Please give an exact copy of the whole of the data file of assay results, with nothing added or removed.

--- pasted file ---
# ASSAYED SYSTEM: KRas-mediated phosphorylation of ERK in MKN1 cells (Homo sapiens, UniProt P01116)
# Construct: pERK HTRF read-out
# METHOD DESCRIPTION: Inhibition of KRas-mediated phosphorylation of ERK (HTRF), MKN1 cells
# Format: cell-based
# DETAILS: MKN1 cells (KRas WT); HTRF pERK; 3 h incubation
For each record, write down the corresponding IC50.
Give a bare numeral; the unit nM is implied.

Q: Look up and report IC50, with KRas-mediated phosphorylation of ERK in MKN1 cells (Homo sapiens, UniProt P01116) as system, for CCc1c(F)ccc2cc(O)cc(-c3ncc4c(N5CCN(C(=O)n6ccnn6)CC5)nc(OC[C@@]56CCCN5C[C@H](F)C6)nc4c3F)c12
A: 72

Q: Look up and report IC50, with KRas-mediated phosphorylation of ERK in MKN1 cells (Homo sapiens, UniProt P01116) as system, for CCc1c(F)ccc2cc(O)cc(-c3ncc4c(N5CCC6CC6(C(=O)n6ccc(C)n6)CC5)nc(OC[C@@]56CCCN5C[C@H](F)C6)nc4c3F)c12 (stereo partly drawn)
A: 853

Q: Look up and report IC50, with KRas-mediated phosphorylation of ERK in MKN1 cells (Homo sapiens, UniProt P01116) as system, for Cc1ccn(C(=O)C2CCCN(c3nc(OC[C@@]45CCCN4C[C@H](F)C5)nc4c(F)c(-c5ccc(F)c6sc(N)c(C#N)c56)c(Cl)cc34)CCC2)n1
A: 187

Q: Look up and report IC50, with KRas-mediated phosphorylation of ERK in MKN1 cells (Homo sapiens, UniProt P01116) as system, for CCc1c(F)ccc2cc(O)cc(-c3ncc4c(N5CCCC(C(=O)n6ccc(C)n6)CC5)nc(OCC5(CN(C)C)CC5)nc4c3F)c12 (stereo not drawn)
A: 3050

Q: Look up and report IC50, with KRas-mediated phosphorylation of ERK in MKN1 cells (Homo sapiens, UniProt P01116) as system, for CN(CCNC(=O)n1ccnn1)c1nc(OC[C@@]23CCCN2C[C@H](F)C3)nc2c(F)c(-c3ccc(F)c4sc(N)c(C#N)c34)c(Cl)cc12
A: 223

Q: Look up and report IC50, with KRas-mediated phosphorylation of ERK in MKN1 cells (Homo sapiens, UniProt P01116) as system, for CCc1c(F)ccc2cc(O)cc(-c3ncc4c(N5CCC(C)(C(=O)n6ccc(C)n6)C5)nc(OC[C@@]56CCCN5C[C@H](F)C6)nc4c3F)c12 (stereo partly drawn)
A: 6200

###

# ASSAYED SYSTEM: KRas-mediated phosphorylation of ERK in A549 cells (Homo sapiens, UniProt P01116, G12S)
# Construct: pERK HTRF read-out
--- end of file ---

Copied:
# ASSAYED SYSTEM: KRas-mediated phosphorylation of ERK in MKN1 cells (Homo sapiens, UniProt P01116)
# Construct: pERK HTRF read-out
# METHOD DESCRIPTION: Inhibition of KRas-mediated phosphorylation of ERK (HTRF), MKN1 cells
# Format: cell-based
# DETAILS: MKN1 cells (KRas WT); HTRF pERK; 3 h incubation
For each record, write down the corresponding IC50.
Give a bare numeral; the unit nM is implied.

Q: Look up and report IC50, with KRas-mediated phosphorylation of ERK in MKN1 cells (Homo sapiens, UniProt P01116) as system, for CCc1c(F)ccc2cc(O)cc(-c3ncc4c(N5CCN(C(=O)n6ccnn6)CC5)nc(OC[C@@]56CCCN5C[C@H](F)C6)nc4c3F)c12
A: 72

Q: Look up and report IC50, with KRas-mediated phosphorylation of ERK in MKN1 cells (Homo sapiens, UniProt P01116) as system, for CCc1c(F)ccc2cc(O)cc(-c3ncc4c(N5CCC6CC6(C(=O)n6ccc(C)n6)CC5)nc(OC[C@@]56CCCN5C[C@H](F)C6)nc4c3F)c12 (stereo partly drawn)
A: 853

Q: Look up and report IC50, with KRas-mediated phosphorylation of ERK in MKN1 cells (Homo sapiens, UniProt P01116) as system, for Cc1ccn(C(=O)C2CCCN(c3nc(OC[C@@]45CCCN4C[C@H](F)C5)nc4c(F)c(-c5ccc(F)c6sc(N)c(C#N)c56)c(Cl)cc34)CCC2)n1
A: 187

Q: Look up and report IC50, with KRas-mediated phosphorylation of ERK in MKN1 cells (Homo sapiens, UniProt P01116) as system, for CCc1c(F)ccc2cc(O)cc(-c3ncc4c(N5CCCC(C(=O)n6ccc(C)n6)CC5)nc(OCC5(CN(C)C)CC5)nc4c3F)c12 (stereo not drawn)
A: 3050

Q: Look up and report IC50, with KRas-mediated phosphorylation of ERK in MKN1 cells (Homo sapiens, UniProt P01116) as system, for CN(CCNC(=O)n1ccnn1)c1nc(OC[C@@]23CCCN2C[C@H](F)C3)nc2c(F)c(-c3ccc(F)c4sc(N)c(C#N)c34)c(Cl)cc12
A: 223

Q: Look up and report IC50, with KRas-mediated phosphorylation of ERK in MKN1 cells (Homo sapiens, UniProt P01116) as system, for CCc1c(F)ccc2cc(O)cc(-c3ncc4c(N5CCC(C)(C(=O)n6ccc(C)n6)C5)nc(OC[C@@]56CCCN5C[C@H](F)C6)nc4c3F)c12 (stereo partly drawn)
A: 6200

###

# ASSAYED SYSTEM: KRas-mediated phosphorylation of ERK in A549 cells (Homo sapiens, UniProt P01116, G12S)
# Construct: pERK HTRF read-out